The dominant literary spirit at the beginning of the 19th century is generally called Romantic, referring to an emphasis on sensation, natural beauty, and folk culture. Although many of its proponents were clearly reacting against the Enlightenment elevation of reason over the senses, it is an oversimplification to view the two movements as opposites or as incompatible. Already in his 1781 publication, Critique of Pure Reason, Immanuel Kant was seeking to find a middle way between reason and faith. Another child of the Enlightenment, Johann Gottfried von Herder, sought to combine the rational and irrational to find truth. Herder thought of nationality in linguistic rather than political terms; his emphasis on the common social experience and culture of a relatively diverse population, however, in many ways paved the way for later political unification.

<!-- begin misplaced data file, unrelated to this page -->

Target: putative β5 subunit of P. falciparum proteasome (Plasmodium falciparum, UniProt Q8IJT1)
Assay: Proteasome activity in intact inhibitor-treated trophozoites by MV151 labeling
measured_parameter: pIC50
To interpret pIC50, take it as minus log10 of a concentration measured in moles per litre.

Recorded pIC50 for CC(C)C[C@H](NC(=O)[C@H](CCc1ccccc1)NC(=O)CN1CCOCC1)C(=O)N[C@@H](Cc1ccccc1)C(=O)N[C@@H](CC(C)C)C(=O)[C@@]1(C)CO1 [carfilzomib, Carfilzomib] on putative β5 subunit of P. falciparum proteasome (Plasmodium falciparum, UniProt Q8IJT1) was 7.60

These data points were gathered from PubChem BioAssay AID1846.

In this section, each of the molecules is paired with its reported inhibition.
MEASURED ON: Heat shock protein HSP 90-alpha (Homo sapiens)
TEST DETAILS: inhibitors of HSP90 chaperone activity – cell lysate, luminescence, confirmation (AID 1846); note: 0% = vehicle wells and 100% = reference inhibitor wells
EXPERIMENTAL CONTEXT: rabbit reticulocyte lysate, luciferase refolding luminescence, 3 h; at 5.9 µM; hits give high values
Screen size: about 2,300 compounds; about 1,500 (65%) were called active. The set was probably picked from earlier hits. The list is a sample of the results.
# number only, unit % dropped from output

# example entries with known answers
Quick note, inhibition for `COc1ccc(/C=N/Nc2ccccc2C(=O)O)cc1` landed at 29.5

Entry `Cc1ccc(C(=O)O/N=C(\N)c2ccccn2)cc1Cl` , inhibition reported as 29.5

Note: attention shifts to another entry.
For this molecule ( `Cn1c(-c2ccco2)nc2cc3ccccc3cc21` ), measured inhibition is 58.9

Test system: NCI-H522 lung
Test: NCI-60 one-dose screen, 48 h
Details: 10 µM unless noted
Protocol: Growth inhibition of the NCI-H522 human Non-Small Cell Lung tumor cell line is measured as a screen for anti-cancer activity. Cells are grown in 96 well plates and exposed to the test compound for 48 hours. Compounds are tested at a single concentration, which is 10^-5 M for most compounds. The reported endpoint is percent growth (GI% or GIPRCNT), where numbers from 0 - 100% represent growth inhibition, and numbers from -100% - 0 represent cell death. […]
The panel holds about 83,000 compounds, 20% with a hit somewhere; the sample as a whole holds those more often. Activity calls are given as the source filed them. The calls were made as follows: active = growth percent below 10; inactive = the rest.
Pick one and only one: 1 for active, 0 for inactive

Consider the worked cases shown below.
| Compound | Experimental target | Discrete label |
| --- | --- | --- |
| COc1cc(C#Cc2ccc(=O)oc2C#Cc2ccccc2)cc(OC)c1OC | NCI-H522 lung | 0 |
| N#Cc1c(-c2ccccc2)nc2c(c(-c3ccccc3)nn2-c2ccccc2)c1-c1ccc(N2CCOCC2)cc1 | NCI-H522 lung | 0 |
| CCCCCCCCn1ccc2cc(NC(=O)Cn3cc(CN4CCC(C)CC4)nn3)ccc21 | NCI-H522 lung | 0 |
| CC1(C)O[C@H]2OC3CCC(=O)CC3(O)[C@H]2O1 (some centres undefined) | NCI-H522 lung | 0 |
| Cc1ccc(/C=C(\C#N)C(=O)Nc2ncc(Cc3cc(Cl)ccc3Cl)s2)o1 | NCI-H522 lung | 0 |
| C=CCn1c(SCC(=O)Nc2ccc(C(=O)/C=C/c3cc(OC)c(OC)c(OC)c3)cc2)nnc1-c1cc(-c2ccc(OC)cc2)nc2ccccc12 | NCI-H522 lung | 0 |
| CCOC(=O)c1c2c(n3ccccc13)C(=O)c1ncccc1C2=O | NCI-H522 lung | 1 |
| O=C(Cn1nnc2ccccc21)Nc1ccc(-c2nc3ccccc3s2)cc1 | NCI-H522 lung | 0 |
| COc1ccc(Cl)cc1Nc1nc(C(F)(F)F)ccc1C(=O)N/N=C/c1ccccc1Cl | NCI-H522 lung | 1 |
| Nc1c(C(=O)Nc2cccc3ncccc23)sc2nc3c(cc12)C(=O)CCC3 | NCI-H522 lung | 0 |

Under Wilhelm von Humboldt, the education system of Prussia was reorganized to stress the individuality of the student and the moral duty of the state to educate its citizens. Elementary schools emphasized experience rather than memorization. Secondary schools, or Gymnasien, combined classical, Christian, and patriotic values to prepare middle-class students for the university. The University of Berlin, founded by Humboldt in 1809, became an outstanding center of humanistic, historical, and, especially, scientific studies. German research universities in turn produced some of the greatest scientific minds and discoveries of the century: natural scientist Baron Alexander von Humboldt; chemist Justus Baron von Liebig; Robert Koch, founder of modern bacteriology; psychologist and philosopher Wilhelm Max Wundt; and medical researcher and mathematician Hermann von Helmholtz. "Germany" © Emmanuel BUCHOT, Encarta, Wikipedia
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